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The FTC has been fighting COVID-related deception on multiple fronts. We’ve challenged bogus claims for “treatments.” We’ve taken action against companies that targeted cash-strapped small businesses. And we’ve sued defendants that failed to honor shipment promises for personal protective equipment. In separate actions, federal courts have entered judgments against California-based QYK Brands LLC d/b/a Glowyy and Louisiana-based American Screening, LLC, ruling that they violated the Mail Order Rule in their marketing of PPE. In a time of continued supply chain uncertainties, the implication of these two actions extends beyond the sale of COVID-related products.

First, a refresher on the requirements of the Mail, Internet, or Telephone Order Merchandise Rule. Under the Mail Order Rule, at the time sellers solicit an order, they must have a reasonable basis they will be able to ship: 1) within the stated time; or 2) if no time is stated, within 30 days. If a shipment is delayed, the Rule lays out sequential if-then steps sellers must take to ensure buyers aren’t left in the lurch. One key consumer protection built into the Rule is that if sellers can’t ship within the required time, they must send a shipping delay notice that offers the buyer a choice either to consent to wait or to cancel the order and get a prompt refund.

For people placing online orders, speedy shipping can be a material consideration. But think back to the early days of COVID when PPE essentials were hard to come by. It’s no wonder that consumers and small businesses responded to Glowyy’s claims that they had hand sanitizer in stock and would ship the same day. According to the FTC, the defendants created shipping labels shortly after an order was received, but didn’t actually ship products for weeks or even months. The complaint also alleges Glowyy failed to give buyers the consent-or-refund option required by the Rule. In addition, the FTC challenged COVID prevention claims and FDA approval representations the defendants made in English and in Vietnamese for a product called Basic Immune IGG.

In granting the FTC’s Motion for Summary Judgment, the Court ruled that the defendants failed to have a reasonable basis for their shipping claims, didn’t give buyers the choice of waiting or getting their money back, and didn’t honor the Rule’s “prompt refund” requirement. The Court further held that the defendants’ ads “misleadingly implied that Basic Immune IGG users would stay safe from COVID-19 and that it was FDA approved for that purpose.” Among other things, the order imposes a $3.08 million judgment, and prohibits the defendants from selling or marketing any product or service that claims to prevent, treat or protect against COVID-19 or any other infection or disease. The FTC will use any recovered funds to provide refunds to consumers.

Online retailer American Screening marketed hand sanitizer, masks, gowns, and PPE in bulk to hospitals, nursing homes, and local governments, as well as to individual consumers. The defendants promised on their website that items were “in stock” and would be shipped “within 24-48 hours.” But according to the complaint, in many instances, the defendants didn’t ship until weeks later. They also failed to follow the procedures in the Mail Order Rule for delayed shipments. In granting the FTC’s summary judgment motion, the Court ruled that American Screening and its owners didn’t have a reasonable basis for their shipment promises, didn’t give customers the consent-or-refund option the Mail Order Rule requires, and didn’t give “prompt refunds.” The impact on consumers and small businesses was undeniable. As the Court stated in its findings, “Throughout 2020, American Screening received thousands of complaints related to shipping delays or refunds. The company received over 500 complaints per day throughout 2020.”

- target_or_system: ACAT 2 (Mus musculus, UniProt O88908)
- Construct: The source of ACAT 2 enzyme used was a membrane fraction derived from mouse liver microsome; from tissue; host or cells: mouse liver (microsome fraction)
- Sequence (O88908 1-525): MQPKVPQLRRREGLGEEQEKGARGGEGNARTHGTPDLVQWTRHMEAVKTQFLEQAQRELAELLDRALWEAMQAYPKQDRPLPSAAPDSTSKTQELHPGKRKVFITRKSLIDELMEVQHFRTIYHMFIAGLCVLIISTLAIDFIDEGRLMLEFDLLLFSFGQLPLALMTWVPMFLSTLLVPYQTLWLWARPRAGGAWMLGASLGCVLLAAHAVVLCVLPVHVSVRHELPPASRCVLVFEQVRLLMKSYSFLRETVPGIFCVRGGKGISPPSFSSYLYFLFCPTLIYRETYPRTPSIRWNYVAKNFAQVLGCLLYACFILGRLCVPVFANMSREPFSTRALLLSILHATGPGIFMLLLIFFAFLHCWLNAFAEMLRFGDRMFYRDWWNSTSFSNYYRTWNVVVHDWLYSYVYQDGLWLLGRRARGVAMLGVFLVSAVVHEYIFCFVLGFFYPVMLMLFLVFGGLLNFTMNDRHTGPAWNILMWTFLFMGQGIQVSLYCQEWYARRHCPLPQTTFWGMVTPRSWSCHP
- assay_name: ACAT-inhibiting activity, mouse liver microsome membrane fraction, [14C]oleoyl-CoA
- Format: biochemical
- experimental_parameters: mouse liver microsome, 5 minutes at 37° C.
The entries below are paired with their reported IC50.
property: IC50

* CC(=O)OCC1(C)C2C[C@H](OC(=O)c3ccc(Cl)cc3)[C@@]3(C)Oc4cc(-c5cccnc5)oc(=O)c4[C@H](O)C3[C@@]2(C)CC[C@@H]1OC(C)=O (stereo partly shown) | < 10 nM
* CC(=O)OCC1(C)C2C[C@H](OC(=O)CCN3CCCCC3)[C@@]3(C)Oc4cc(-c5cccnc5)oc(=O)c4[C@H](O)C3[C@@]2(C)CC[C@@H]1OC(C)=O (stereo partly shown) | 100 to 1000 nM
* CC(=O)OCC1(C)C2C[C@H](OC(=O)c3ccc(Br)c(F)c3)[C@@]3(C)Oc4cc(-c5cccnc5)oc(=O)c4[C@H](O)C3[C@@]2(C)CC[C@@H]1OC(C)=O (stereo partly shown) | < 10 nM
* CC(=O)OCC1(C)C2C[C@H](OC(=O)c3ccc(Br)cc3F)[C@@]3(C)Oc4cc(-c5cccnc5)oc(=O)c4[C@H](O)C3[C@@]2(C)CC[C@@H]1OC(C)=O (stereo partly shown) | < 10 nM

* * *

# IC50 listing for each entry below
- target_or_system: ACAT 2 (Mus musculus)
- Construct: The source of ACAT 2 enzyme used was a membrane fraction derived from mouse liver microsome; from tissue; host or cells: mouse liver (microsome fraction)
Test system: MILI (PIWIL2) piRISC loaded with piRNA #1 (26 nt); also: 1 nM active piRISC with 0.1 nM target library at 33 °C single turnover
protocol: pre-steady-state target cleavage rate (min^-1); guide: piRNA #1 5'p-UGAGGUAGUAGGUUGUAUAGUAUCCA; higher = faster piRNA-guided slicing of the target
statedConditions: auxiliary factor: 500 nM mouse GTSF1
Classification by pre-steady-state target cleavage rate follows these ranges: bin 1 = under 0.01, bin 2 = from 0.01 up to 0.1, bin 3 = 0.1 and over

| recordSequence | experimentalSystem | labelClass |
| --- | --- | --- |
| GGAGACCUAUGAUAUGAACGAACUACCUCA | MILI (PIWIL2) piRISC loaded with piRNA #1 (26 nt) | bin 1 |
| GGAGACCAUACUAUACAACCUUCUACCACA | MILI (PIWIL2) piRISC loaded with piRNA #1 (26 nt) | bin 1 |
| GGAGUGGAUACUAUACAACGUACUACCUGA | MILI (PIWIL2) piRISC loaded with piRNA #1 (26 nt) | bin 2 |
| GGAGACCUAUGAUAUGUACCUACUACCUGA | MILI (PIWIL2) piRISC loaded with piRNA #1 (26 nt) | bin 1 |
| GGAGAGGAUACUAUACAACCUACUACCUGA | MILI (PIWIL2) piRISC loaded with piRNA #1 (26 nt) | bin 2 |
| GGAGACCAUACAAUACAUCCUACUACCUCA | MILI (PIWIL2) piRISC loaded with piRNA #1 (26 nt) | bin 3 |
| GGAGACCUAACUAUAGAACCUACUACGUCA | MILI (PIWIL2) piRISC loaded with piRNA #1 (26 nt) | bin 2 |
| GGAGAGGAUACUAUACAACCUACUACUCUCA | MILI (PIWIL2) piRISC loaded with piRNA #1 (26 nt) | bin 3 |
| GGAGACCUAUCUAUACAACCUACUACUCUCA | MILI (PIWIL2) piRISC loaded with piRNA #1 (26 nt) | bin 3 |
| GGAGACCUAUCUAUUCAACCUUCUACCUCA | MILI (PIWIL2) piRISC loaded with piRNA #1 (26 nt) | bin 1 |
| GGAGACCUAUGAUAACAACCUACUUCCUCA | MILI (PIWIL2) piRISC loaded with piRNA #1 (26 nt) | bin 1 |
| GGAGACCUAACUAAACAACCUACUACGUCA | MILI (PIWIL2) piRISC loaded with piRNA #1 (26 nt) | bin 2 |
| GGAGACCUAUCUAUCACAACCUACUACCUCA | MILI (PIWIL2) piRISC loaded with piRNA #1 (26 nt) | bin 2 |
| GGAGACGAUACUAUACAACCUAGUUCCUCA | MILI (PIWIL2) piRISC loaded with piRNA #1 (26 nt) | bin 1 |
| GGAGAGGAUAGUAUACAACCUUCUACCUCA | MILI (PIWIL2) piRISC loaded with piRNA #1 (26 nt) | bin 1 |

Citing “[t]he egregious nature of Defendants’ conduct,” the Court concluded that injunctive relief was warranted and appropriate. The order also included a $14.6 million financial remedy. The FTC will use the money collected to provide consumer refunds.

Even if you don’t sell COVID-related products, the decisions suggest Mail Order Rule compliance guidance for companies facing supply chain delays.

There is no “COVID exception” to the Mail Order Rule. Certainly the pandemic has had an impact on the supply chain. But as the Court in the American Screening case observed, “[T]he law provides no exceptions for sellers that do their ‘best’ during pandemics, particularly when consumers paid upfront for PPE they need to maintain their own lives and livelihood.” That’s because the Mail Order Rule presciently built in procedures for times such as these. Assuming a seller had a reasonable basis to make a shipping claim in the first place, the Mail Order Rule includes step-by-step instructions on how to address an unanticipated shipment delay and still comply with the law.

Conduct a Mail Order Rule compliance check. If supply chain issues have led your company to seek out new suppliers, make sure your procedures for tracking customer orders remain operational. Accurate recordkeeping serves a dual purpose. It can make it easier to respond to customer service inquiries and it can streamline Mail Order Rule compliance. If a company fails to have “records or other documentary proof establishing its use of systems and procedures which assure compliance,” the Rule establishes “a rebuttable presumption that the seller failed to comply with said requirement.” Read Business Guide to the FTC's Mail, Internet, or Telephone Order Merchandise Rule for compliance guidance.

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